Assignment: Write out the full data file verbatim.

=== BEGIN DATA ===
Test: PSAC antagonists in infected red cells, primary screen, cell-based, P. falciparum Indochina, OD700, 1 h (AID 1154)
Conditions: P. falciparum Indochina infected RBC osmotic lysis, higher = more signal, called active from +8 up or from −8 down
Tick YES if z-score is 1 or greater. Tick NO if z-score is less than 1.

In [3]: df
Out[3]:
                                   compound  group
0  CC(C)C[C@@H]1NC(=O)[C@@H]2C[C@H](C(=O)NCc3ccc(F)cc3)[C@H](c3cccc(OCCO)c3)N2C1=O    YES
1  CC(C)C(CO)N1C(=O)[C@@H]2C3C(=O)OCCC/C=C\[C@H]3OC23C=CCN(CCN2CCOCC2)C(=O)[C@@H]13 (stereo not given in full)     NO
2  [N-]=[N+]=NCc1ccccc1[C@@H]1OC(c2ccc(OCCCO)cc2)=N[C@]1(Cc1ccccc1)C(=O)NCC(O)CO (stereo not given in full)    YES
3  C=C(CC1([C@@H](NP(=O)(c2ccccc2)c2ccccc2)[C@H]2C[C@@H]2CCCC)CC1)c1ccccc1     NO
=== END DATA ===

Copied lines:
Test: PSAC antagonists in infected red cells, primary screen, cell-based, P. falciparum Indochina, OD700, 1 h (AID 1154)
Conditions: P. falciparum Indochina infected RBC osmotic lysis, higher = more signal, called active from +8 up or from −8 down
Tick YES if z-score is 1 or greater. Tick NO if z-score is less than 1.

In [3]: df
Out[3]:
                                   compound  group
0  CC(C)C[C@@H]1NC(=O)[C@@H]2C[C@H](C(=O)NCc3ccc(F)cc3)[C@H](c3cccc(OCCO)c3)N2C1=O    YES
1  CC(C)C(CO)N1C(=O)[C@@H]2C3C(=O)OCCC/C=C\[C@H]3OC23C=CCN(CCN2CCOCC2)C(=O)[C@@H]13 (stereo not given in full)     NO
2  [N-]=[N+]=NCc1ccccc1[C@@H]1OC(c2ccc(OCCCO)cc2)=N[C@]1(Cc1ccccc1)C(=O)NCC(O)CO (stereo not given in full)    YES
3  C=C(CC1([C@@H](NP(=O)(c2ccccc2)c2ccccc2)[C@H]2C[C@@H]2CCCC)CC1)c1ccccc1     NO